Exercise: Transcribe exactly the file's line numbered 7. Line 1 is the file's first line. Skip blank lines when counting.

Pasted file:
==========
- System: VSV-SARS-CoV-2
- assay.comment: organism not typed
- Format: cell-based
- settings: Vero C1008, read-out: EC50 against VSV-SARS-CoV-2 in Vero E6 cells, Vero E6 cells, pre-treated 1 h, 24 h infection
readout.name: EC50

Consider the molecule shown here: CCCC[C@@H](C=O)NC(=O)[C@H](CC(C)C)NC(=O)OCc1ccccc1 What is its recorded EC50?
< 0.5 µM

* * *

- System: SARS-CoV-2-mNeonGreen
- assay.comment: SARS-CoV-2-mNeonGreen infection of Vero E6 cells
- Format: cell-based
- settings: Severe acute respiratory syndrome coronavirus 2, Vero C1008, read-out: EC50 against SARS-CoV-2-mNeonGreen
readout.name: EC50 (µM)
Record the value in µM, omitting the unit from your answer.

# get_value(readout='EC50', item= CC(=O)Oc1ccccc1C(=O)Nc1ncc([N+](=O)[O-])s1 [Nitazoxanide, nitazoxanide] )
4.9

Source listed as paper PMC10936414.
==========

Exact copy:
< 0.5 µM